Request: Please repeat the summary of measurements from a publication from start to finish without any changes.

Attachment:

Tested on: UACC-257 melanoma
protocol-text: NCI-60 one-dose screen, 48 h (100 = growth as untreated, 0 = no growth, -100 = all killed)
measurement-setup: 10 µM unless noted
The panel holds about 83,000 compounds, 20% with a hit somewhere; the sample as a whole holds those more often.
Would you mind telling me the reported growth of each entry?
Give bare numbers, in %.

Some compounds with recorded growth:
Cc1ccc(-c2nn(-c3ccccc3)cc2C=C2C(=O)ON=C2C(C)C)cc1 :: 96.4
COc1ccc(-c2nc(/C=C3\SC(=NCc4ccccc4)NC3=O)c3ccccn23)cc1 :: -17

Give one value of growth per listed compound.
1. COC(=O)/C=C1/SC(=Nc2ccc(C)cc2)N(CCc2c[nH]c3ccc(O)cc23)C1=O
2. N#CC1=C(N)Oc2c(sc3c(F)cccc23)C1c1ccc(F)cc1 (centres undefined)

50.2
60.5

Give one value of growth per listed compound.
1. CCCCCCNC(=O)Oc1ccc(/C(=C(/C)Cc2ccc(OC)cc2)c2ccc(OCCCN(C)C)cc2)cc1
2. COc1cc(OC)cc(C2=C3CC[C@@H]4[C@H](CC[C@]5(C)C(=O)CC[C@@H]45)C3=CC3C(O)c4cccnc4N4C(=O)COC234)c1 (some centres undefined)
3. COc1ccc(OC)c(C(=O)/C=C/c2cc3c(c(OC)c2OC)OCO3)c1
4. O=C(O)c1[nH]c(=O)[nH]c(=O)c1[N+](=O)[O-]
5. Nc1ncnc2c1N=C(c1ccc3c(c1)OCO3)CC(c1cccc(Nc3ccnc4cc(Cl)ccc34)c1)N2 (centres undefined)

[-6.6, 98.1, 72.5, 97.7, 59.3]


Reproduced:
Tested on: UACC-257 melanoma
protocol-text: NCI-60 one-dose screen, 48 h (100 = growth as untreated, 0 = no growth, -100 = all killed)
measurement-setup: 10 µM unless noted
The panel holds about 83,000 compounds, 20% with a hit somewhere; the sample as a whole holds those more often.
Would you mind telling me the reported growth of each entry?
Give bare numbers, in %.

Some compounds with recorded growth:
Cc1ccc(-c2nn(-c3ccccc3)cc2C=C2C(=O)ON=C2C(C)C)cc1 :: 96.4
COc1ccc(-c2nc(/C=C3\SC(=NCc4ccccc4)NC3=O)c3ccccn23)cc1 :: -17

Give one value of growth per listed compound.
1. COC(=O)/C=C1/SC(=Nc2ccc(C)cc2)N(CCc2c[nH]c3ccc(O)cc23)C1=O
2. N#CC1=C(N)Oc2c(sc3c(F)cccc23)C1c1ccc(F)cc1 (centres undefined)

50.2
60.5

Give one value of growth per listed compound.
1. CCCCCCNC(=O)Oc1ccc(/C(=C(/C)Cc2ccc(OC)cc2)c2ccc(OCCCN(C)C)cc2)cc1
2. COc1cc(OC)cc(C2=C3CC[C@@H]4[C@H](CC[C@]5(C)C(=O)CC[C@@H]45)C3=CC3C(O)c4cccnc4N4C(=O)COC234)c1 (some centres undefined)
3. COc1ccc(OC)c(C(=O)/C=C/c2cc3c(c(OC)c2OC)OCO3)c1
4. O=C(O)c1[nH]c(=O)[nH]c(=O)c1[N+](=O)[O-]
5. Nc1ncnc2c1N=C(c1ccc3c(c1)OCO3)CC(c1cccc(Nc3ccnc4cc(Cl)ccc34)c1)N2 (centres undefined)

[-6.6, 98.1, 72.5, 97.7, 59.3]